• Darwin's theory of natural selection is the most widely accepted scientific explanation of the diversity of life we see today. - acceptable or not? (For discussion, see Examples debate Topic 2)

Geographical bias

Location: You are writing a universal encyclopedia to an international audience, so any assumpsion over location or "common sense" familiarty with geography should not be taken. For example:

"Herbert George Wells (September 21, 1866 - August 13, 1946) Writer, The son of a professional cricketer, Wells was born in Bromley, Kent. In his youth he was ..."
Now wait a minute.. What nationality was he? It may look obvious for Britons that "Kent" refers to a county in south-east England (and more obvious that Wells was English!), but not for the rest of the world. See also Kent (disambiguation) for other places named "Kent".

Cultural: Avoid cultural assumptions. A previous version of the article on thanksgiving didn't explain what thanksgiving actually is: it assumed the reader was familiar with the term.

Measurements: Various cultures use differing standards of measurement. See Wikipedia:Manual of Style (dates and numbers), Wikipedia:Measurements Debate

Symbols: The $ symbol is used by over 60 countries in the world. Generally $ means the United States dollar, but to always assume that irritates those people who feel equally entitled to use the symbol. Try to use US$, or USD (the ISO 4217 code). Although much less confusing, the same goes for the £ symbol: use GB£ or GBP (or UK£ or ... you get the idea).

Dates: Wherever possible, use the long date format with Wiki-links (September 11, 2001). If you need to use a shorter data format, do not use the 10/4/01 format. To a British person, this means April 10, to an American this means October 4, to others it means April 1, 2010. Use the medium format (Oct 4 or Apr 10)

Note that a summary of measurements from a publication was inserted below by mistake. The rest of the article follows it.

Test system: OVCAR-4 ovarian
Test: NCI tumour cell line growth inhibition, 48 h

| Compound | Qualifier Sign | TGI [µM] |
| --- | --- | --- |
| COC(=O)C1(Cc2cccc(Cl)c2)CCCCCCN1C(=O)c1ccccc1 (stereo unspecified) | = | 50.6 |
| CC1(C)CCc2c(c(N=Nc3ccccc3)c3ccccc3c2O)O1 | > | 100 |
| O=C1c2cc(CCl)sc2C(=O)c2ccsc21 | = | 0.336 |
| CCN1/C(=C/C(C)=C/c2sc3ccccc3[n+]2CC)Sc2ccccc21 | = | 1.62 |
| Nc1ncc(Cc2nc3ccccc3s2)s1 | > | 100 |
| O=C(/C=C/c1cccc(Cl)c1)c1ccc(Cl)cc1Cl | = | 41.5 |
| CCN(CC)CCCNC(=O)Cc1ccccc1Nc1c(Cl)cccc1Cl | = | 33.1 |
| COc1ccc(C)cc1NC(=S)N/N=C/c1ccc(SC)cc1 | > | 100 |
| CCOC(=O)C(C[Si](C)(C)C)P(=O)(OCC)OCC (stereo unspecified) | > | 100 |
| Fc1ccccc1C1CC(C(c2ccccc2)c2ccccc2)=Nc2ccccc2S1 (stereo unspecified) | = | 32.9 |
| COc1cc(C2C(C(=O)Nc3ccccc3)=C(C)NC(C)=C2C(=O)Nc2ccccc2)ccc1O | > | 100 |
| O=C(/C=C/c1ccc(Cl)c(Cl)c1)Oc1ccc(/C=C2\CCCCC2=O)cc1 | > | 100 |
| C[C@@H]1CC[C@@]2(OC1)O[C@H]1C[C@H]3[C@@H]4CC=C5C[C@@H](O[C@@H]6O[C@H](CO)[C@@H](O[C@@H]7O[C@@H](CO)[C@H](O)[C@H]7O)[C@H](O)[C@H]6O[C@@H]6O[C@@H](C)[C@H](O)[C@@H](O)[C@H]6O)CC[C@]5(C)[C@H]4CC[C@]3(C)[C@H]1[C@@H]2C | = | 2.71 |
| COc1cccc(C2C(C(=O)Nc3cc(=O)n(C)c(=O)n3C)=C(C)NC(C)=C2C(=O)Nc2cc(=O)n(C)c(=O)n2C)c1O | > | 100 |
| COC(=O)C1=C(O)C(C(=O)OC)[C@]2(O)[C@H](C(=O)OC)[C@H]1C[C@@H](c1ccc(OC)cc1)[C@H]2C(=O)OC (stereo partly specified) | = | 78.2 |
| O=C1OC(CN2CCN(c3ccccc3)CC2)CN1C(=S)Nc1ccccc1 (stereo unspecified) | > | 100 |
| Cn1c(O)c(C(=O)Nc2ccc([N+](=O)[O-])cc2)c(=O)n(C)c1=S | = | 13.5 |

Seasons:. "The summer of 1994-1995" makes perfect sense to residents of New Zealand but will confuse Americans. Try to use month names wherever possible. Some people argue that if an article is about a specific region then this should not be necessary. However I tested this on some people and frankly, "summer" has a specific meaning for most people. To many it means "Christmas." Try to say June to August, and in the worst case, say "Northern summer". Also Americans use the term "fall" to describe the season between summer and winter, most of the English-speaking world calls this season "autumn".

Try to avoid using expressions which are unique to your country, region, hemisphere.

An example: Australians use the symbol A$ all the time. To a non-Australian this could mean "Armenia", "Aruba"... use Aus$ (a clearer abbreviation for Australia) or, even better, AUD (the ISO 4217 code). Same goes for any other country. In the worst case, if you are going to use an easily mistaken symbol regularly but don't want to annotate it every time, put a footnote: "Please note: $ refers to the Zimbabwean dollar unless otherwise indicated." See also the section about Symbols above.

Expressions: "Joe lucked out". To one person, this means Joe had some bad luck. To others it means Joe had some good luck. 'Nuff said.

See also : Neutral point of view